Eric Ode

tells some Tall Tales

Hello Eric. Welcome to the Poetry Zone interviews. Tell us, when did you start writing?
While I was still teaching, we put a lot of poetry to use in the classroom – everything from Stevenson to Silverstein and Nash to Frost. Having all of that amazing material around was very inspiring. Often if I had the students writing their own poetry, I took the time to do the same. Before long I was writing whenever the mood struck.

Why do you write poetry?
To finish! Most of the time I struggle to make a poem come out just right. The early part of the writing process can be frustrating, but I love the home stretch – revising and polishing and seeing everything come together. Completing a poem and being pleased with the results – that’s the rewarding part. That’s why I write.

Do you write anything other than poetry?
I divide my time between writing songs and writing poems. I have a few other story projects I pick away at, but the lion’s share of my writing goes in those two directions.

What books have you written?
Meadowbrook Press recently released my first “solo” book of poetry: TALL TALES OF THE WILD WEST (AND A FEW SHORT ONES). It’s a collection of cowboy poems for kids, wonderfully illustrated by Ben Crane. The rest of my published poetry is in a number of anthologies and magazines.

Tall Tales of the Wild West

The Armadillo

“Hold up just a minute, boys,”
said Sheldon with a shout.
“I think there’s something in my boot,
so let me dump it out.”

He clambered from his horse’s back
and sat beneath a willow.
And there inside his cowboy boot
he found an armadillo.

“Well, blow me down!” the cowboy said.
“I knew that things were wrong.
I hope, my friend, you don’t intend
to stay there very long.”

“I wouldn’t dare,” the critter said,
“for near as I can tell,
I might survive the crowded fit,
but surely not the smell!”

How long does it take to write a poem?
Too long! Seriously, I wish I had an answer to that question. I’ve had some poems come together beautifully in a matter of a few hours, and I’ve struggled through others off and on for days. That makes it difficult to answer “How long?”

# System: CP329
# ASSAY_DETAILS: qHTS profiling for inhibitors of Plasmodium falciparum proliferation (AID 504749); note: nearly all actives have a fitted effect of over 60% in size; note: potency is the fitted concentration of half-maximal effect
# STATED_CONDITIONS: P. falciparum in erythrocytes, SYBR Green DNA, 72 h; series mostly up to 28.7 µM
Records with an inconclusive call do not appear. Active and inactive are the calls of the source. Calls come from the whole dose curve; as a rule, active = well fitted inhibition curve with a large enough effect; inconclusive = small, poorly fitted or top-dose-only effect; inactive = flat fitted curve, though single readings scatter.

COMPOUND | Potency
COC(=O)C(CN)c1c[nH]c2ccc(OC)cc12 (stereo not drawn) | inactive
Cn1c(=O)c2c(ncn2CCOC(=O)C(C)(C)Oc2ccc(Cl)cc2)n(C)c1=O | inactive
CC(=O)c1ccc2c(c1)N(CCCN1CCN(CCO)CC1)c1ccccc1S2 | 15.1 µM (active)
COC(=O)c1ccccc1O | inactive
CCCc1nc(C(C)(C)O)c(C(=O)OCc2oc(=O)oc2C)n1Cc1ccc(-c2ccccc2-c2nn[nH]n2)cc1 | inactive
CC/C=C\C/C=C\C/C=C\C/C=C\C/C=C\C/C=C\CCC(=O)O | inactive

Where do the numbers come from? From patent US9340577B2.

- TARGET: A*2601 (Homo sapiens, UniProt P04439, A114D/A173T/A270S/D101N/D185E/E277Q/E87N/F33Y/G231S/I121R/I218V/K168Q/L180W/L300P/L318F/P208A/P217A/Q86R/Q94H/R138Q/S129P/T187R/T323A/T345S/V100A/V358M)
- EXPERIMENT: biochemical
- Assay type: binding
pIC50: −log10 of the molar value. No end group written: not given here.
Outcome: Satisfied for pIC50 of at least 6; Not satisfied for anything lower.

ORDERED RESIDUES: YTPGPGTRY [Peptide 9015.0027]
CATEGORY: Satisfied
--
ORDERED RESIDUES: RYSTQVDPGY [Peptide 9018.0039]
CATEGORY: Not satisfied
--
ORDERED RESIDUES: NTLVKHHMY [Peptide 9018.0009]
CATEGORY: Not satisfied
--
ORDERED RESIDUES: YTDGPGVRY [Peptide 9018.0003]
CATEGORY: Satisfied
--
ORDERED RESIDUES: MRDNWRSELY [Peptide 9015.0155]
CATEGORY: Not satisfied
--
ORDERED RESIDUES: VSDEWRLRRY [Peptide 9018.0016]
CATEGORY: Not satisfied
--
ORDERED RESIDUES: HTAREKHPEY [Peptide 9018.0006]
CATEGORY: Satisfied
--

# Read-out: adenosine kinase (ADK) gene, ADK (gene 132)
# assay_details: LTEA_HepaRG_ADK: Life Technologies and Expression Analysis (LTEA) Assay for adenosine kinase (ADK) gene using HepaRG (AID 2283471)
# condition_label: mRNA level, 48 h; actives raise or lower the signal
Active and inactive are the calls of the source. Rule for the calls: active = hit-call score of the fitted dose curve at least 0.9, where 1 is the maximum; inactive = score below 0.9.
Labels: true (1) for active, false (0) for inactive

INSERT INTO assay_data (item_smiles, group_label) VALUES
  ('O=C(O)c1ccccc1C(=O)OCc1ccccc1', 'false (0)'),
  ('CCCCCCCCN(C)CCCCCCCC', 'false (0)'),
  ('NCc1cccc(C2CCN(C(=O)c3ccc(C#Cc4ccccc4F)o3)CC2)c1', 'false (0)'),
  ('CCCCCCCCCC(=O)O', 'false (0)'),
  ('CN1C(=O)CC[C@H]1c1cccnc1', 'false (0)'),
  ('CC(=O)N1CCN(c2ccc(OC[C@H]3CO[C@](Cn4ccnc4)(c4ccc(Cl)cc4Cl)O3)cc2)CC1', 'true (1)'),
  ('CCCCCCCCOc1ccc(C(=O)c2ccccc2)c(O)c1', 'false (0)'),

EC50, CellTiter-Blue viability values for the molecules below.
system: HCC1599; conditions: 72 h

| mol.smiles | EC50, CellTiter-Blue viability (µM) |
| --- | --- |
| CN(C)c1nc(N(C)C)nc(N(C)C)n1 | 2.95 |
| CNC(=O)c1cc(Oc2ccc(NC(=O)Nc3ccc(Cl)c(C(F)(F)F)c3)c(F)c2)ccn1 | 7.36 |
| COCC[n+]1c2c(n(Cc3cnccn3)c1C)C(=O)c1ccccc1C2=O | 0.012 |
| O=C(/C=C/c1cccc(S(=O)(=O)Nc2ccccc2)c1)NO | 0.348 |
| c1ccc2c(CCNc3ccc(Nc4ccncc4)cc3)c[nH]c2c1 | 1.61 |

How do you write your poems?
Once I have a general idea of what the poem will be about, I move to a brainstorming period where I’m building up a word bank and getting my head going in the right direction. When I’m finally ready to write, I’m more of a sprinter than a marathon runner. I write, stop, write some more, get frustrated and stop again, revise, eat a cookie, panic and wonder if there’s any chance it will all come together…

Are you writing anything at the moment?
Always. I’m usually working on several projects at a time. I’m currently in the middle of a couple of collections which I’m very excited about, but if it’s okay with you, I’ll keep them secret.

Do you visit schools?
I taught elementary school for 12 years, and when I hung up my teaching hat, it was with the goal of getting published and then doing school visits – sharing assemblies and workshops on the writing process. I suppose it’s a rather backward reason for writing and for working at getting published.

Do you travel around very much?
For school visits, I’ve been doing quite a bit of traveling within the United States. My wife and kids and I live in Washington State. That’s on the very northwest corner of the United States. This last school year had me in states as far apart as Alaska to Florida (They’re on opposite corners of the U.S.) with many other states in between. It’s a wonderful way to get to see the country.

Which is the most unusual school that you’ve visited?